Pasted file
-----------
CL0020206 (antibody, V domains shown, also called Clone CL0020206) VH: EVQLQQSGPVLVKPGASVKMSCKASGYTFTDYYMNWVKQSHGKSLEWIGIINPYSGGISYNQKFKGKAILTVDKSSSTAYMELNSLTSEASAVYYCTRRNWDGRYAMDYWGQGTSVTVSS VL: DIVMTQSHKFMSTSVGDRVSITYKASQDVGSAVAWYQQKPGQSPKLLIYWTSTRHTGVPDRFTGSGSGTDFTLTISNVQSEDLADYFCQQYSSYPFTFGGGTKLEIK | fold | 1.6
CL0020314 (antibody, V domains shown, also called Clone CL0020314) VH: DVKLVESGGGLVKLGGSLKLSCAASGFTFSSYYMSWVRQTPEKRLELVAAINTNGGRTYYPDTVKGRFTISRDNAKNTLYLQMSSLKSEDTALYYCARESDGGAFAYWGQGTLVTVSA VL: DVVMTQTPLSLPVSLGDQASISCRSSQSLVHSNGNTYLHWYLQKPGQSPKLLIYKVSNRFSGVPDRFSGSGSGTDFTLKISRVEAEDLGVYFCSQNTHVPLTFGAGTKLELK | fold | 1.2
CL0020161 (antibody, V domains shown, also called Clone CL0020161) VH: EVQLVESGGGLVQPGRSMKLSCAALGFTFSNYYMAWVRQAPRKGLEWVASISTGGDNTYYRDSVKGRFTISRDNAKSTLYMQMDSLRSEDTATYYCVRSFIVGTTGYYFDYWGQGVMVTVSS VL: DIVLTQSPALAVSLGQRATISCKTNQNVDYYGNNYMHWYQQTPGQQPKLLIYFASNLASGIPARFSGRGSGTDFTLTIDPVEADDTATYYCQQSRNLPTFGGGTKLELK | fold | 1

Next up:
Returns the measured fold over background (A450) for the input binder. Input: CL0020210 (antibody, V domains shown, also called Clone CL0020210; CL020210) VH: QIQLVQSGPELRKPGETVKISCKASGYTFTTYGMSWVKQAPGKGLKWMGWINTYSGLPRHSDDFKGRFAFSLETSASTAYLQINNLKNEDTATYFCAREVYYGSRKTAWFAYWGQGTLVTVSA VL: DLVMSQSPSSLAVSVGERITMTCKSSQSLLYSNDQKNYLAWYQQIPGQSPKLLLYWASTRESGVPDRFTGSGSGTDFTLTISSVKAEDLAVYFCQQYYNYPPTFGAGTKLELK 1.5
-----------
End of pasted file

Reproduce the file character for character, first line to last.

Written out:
CL0020206 (antibody, V domains shown, also called Clone CL0020206) VH: EVQLQQSGPVLVKPGASVKMSCKASGYTFTDYYMNWVKQSHGKSLEWIGIINPYSGGISYNQKFKGKAILTVDKSSSTAYMELNSLTSEASAVYYCTRRNWDGRYAMDYWGQGTSVTVSS VL: DIVMTQSHKFMSTSVGDRVSITYKASQDVGSAVAWYQQKPGQSPKLLIYWTSTRHTGVPDRFTGSGSGTDFTLTISNVQSEDLADYFCQQYSSYPFTFGGGTKLEIK | fold | 1.6
CL0020314 (antibody, V domains shown, also called Clone CL0020314) VH: DVKLVESGGGLVKLGGSLKLSCAASGFTFSSYYMSWVRQTPEKRLELVAAINTNGGRTYYPDTVKGRFTISRDNAKNTLYLQMSSLKSEDTALYYCARESDGGAFAYWGQGTLVTVSA VL: DVVMTQTPLSLPVSLGDQASISCRSSQSLVHSNGNTYLHWYLQKPGQSPKLLIYKVSNRFSGVPDRFSGSGSGTDFTLKISRVEAEDLGVYFCSQNTHVPLTFGAGTKLELK | fold | 1.2
CL0020161 (antibody, V domains shown, also called Clone CL0020161) VH: EVQLVESGGGLVQPGRSMKLSCAALGFTFSNYYMAWVRQAPRKGLEWVASISTGGDNTYYRDSVKGRFTISRDNAKSTLYMQMDSLRSEDTATYYCVRSFIVGTTGYYFDYWGQGVMVTVSS VL: DIVLTQSPALAVSLGQRATISCKTNQNVDYYGNNYMHWYQQTPGQQPKLLIYFASNLASGIPARFSGRGSGTDFTLTIDPVEADDTATYYCQQSRNLPTFGGGTKLELK | fold | 1

Next up:
Returns the measured fold over background (A450) for the input binder. Input: CL0020210 (antibody, V domains shown, also called Clone CL0020210; CL020210) VH: QIQLVQSGPELRKPGETVKISCKASGYTFTTYGMSWVKQAPGKGLKWMGWINTYSGLPRHSDDFKGRFAFSLETSASTAYLQINNLKNEDTATYFCAREVYYGSRKTAWFAYWGQGTLVTVSA VL: DLVMSQSPSSLAVSVGERITMTCKSSQSLLYSNDQKNYLAWYQQIPGQSPKLLLYWASTRESGVPDRFTGSGSGTDFTLTISSVKAEDLAVYFCQQYYNYPPTFGAGTKLELK 1.5